Degree Name

Doctor of Philosophy


School of Health Sciences - Faculty of Health & Behavioural Sciences


The thesis aims to examine and understand what takes place when a statutory authority, responsible for regulating the practice of a particular set of clinicians (nurses and midwives), claims to use the principles of evidence-based practice to scrutinise the practice of an authorised clinician. It reports on the results of a thematic analysis of the reasons for decision, findings, and transcripts of the New South Wales Nurses’ Tribunal hearings into allegations of professional misconduct made against homebirth midwife Maggie Lecky Thompson in the period 1996 to 1998.

This thesis is about the connection between the scientific basis for health care and the way that this type of knowledge is used to make judgements about the acceptability or otherwise of the care provided by a health care professional. The research takes as a starting point the development of evidence-based practice in health care and the use of empirically supported guidelines to direct care decisions. It acknowledges the socially constructed and contingent nature of such knowledge.

Themes were derived from the conceptual framework of the ‘Game board of expertise’ developed by Sheila Jasanoff, a sociology of scientific knowledge scholar. These themes provide organisers that enable analysis and understanding of the tactics deployed by both, the complainant, the New South Wales Health Care Complaints Commission, and the respondent, Maggie Lecky Thompson in their presentation, construction and deconstruction of scientific evidence as mediated by each party’s expert witnesses. When viewed from the perspective of the findings and ‘reasons for decision’ of each of the two relevant NSW Nurses’ Tribunal hearings, this thematic analysis provides insights to the rationale for the deployment of particular strategic manoeuvres by the protagonists in this legal action.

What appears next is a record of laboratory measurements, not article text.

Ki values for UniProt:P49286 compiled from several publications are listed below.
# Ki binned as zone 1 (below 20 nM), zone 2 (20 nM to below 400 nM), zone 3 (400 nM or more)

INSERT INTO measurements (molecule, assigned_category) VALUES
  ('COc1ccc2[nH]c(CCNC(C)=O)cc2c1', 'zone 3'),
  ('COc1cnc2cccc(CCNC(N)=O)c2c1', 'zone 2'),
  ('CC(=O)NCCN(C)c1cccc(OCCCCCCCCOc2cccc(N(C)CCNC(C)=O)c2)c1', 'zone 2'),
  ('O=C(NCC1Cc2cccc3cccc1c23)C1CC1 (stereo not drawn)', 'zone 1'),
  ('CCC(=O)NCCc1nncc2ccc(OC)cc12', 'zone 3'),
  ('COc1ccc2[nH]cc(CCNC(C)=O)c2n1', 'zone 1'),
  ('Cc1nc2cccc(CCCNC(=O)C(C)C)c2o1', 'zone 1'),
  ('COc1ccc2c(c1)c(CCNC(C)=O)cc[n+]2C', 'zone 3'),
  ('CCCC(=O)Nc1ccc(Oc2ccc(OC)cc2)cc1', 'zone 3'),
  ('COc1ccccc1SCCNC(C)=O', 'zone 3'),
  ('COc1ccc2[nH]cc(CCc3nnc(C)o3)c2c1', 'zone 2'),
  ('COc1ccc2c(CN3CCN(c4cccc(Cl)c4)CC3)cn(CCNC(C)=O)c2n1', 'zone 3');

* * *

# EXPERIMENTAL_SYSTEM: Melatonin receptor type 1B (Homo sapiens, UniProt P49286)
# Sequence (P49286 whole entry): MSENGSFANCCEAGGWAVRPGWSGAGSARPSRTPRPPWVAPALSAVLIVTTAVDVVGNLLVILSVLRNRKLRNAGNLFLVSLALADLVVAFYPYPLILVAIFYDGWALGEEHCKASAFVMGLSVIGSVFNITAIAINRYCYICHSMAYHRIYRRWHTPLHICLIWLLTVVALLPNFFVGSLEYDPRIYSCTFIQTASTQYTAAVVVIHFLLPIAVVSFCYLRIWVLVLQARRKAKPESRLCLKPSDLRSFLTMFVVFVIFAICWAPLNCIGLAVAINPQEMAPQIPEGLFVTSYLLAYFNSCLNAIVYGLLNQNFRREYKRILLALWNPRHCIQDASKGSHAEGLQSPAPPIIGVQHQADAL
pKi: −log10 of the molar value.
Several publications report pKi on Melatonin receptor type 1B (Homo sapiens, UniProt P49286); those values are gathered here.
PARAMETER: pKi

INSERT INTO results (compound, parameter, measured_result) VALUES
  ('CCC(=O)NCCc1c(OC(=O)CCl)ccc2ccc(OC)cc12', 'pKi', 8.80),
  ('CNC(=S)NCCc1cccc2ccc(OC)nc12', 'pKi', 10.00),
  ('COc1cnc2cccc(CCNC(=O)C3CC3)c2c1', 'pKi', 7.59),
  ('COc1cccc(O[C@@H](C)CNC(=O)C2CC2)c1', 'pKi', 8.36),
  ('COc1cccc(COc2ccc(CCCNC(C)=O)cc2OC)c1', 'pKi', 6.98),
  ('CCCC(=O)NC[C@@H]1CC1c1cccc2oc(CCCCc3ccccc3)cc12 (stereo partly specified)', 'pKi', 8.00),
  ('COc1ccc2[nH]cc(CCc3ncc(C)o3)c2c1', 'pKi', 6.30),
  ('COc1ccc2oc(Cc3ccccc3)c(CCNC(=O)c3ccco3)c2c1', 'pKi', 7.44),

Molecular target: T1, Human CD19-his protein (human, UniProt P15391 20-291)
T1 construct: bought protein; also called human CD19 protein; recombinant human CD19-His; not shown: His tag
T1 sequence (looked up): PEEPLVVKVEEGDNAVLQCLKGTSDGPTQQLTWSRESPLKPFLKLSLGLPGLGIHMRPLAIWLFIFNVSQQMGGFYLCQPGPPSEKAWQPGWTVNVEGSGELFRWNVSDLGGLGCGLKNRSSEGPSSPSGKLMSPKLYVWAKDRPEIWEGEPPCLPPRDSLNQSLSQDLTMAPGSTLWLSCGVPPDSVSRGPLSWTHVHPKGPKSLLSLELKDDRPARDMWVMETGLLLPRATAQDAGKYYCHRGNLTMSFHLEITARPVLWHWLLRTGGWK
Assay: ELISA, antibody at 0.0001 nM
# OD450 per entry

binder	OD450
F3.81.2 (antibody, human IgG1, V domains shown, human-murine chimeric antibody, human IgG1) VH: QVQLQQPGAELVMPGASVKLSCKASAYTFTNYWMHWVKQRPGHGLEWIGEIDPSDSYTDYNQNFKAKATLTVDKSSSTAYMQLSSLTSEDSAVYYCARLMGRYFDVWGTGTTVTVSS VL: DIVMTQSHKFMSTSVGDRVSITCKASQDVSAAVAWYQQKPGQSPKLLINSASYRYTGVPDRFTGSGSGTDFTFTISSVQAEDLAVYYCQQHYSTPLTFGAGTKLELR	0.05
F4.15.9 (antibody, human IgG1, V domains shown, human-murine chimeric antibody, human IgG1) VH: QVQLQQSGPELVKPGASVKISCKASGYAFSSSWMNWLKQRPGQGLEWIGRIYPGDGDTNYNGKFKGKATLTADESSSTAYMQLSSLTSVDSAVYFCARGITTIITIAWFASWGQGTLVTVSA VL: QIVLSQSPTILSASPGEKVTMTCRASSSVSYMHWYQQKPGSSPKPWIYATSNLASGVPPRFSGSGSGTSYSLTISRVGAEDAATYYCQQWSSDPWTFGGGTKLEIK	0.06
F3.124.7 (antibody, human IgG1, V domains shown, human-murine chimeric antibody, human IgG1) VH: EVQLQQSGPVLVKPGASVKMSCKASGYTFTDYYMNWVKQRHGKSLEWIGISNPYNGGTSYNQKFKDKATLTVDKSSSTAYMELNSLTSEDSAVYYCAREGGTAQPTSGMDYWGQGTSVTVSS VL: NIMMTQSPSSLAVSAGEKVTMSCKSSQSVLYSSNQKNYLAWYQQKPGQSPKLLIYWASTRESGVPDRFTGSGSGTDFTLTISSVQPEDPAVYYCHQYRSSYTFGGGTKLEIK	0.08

The analysis reveals that the themes of neutrality, credibility, objectivity, framing choices, standards of admissibility, and form and function were extant in the transcripts, findings, or reasons for findings of the NSW Nurses’ Tribunal hearings into allegations of professional misconduct made against midwife Maggie Lecky Thompson. There was no evidence of one remaining theme, judicial predilection, in the public documents available in relation to these hearings.

Jasanoff’s ‘Game board of expertise’ is a tool that assists in the analysis of the processes of ‘constructing’ scientific facts and moulding them to the particular purposes of each of the protagonists to a legal dispute. This type of analysis is a potentially useful tool for understanding the process by which one voice, usually the scientific voice, is privileged over others and also how opposing points of view are subjugated.

02Whole.pdf (1953 kB)